Maths for managers

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Maths make some people break out into a cold sweat, others start drooling with excitement. An MBA course makes all managers sweat the numbers and the maths. Here are ten ways in which you can drive business thinking into the numbers you are presented with:

  1. Work the assumptions not the maths. You know that the spreadsheet in front of you will have been created from the bottom right hand corner upwards. People start with the answer and then create assumptions to fit the desired answer. You need to unpick the assumptions behind the spreadsheet. And if the assumptions are not clear in the spreadsheet, do not be bamboozled by complexity. Insist on seeing a simpler version which highlights the real assumptions and variables.
  2. Test the what-ifs. Try different scenarios with different assumptions and see what happens to the projections. Let your spreadsheet do all the number crunching.
  3. Remember the sacred numbers and reject the silly numbers. You should know your business and your core numbers: staffing levels, key budget line items. If you see numbers which look odd, they are odd. Check them against your sacred numbers to see if they have got the basic inputs right.
  4. Don’t be seduced by the average (mean, mode or median). The average human being is 52% female and has slightly less than two eyes and two legs (go figure that). There is no such thing as the average human. From a business perspective, outliers and segments are much more interesting than averages: they tell you more about your business and its opportunities.
  5. Maths is an aid to thinking, not a substitute for thinking. The clear answer on the spreadsheet looks definitive, but it is not. Keep your business brain engaged. For instance, your analysis shows lower prices leads to more sales and possibly higher profits with economies of scale; but perhaps they also cheapen the brand, get the customers used to lower prices and invite competitive retaliation so you land up far worse off. Good maths can be the enemy of good thinking.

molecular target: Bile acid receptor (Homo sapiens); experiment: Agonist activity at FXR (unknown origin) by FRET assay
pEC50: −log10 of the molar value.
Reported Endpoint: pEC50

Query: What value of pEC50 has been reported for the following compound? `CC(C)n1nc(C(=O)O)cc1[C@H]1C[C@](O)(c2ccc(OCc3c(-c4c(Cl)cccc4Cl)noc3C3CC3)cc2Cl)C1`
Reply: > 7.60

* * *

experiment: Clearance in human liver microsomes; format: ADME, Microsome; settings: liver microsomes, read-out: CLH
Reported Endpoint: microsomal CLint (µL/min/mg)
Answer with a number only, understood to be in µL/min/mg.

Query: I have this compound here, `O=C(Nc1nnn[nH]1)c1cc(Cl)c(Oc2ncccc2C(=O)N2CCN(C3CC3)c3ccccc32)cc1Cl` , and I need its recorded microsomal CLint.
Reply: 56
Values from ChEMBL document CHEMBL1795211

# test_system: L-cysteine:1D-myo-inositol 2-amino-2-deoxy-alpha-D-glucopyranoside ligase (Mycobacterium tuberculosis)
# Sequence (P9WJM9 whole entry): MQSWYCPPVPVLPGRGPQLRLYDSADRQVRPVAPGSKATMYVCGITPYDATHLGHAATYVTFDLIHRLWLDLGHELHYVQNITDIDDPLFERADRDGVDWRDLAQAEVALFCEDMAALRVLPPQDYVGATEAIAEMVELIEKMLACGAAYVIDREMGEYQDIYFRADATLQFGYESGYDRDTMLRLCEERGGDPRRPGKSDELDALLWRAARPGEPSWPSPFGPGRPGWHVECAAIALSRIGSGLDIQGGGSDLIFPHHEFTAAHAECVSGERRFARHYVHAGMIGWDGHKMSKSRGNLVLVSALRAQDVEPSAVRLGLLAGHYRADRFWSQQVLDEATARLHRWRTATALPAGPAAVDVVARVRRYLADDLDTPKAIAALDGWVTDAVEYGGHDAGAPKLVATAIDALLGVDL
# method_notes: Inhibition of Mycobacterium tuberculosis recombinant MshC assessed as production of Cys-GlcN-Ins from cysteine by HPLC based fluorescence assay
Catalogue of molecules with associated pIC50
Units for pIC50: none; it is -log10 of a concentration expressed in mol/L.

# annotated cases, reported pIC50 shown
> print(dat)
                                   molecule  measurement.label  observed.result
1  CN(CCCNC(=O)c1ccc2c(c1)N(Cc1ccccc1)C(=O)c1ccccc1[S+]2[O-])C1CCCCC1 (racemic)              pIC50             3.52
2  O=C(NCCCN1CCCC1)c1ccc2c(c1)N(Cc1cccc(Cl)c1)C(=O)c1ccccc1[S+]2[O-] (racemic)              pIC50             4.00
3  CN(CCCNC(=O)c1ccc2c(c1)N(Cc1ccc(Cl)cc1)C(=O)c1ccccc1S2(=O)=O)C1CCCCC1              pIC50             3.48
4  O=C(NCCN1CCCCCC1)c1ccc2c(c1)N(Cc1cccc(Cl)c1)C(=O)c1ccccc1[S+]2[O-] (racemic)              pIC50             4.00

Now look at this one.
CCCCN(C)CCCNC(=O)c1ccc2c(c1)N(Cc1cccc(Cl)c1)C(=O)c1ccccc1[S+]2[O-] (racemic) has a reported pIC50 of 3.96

6. Compounding is the most powerful force in the universe (if an unlikely statement attributed to Einstein is to be believed). If your business grows at 10% pa, it will double in seven years and grow to be 128 times its current size in your glorious fifty year career. And if one of my ancestors had put $1 aside for me at the time of Christ at a miserly 2% compound, I would now own the entire planet (about $200,000 million million dollars value). Never believe a trend will last forever.
  7. Understand causality: is violence on TV a cause of violence in society, or is violence on TV caused by the desire of society for action movies? Do happy employees cause firms to be successful, or do successful firms cause employees to be happy? The maths will show that there is a relationship, but will not show which is the cause and which is the effect. How you decide determines how you act.
  8. Scale counts so think big. How can I sell detergent for $5 when the required advertising costs $10 million, plus all the sales costs, overheads and R&D before we even start on producing the product and paying for the raw materials? If I sell 100 million units a year, I can afford all this and make a big profit. The same goes for selling phone calls for a few cents a minute or many other businesses: scale changes everything.
  9. Model your business. Every business has a simple financial model behind it: understand that and you understand how to make your business more profitable.
  10. Forget the advanced maths.Keep it simple. If you are doing Bayesian analysis and Chi square distributions you:
    1. Are pretty smart
    2. Have remembered more of your MBA than most people
    3. Are not the CEO or in the C-suite, and might never be
    4. Are wasting time: you can always find specialists who will do this faster and better. And the results of your analysis are unlikely to be appreciated by your bosses who have not got a clue what a chi squared distribution is and will want a simpler analysis they both trust and understand.

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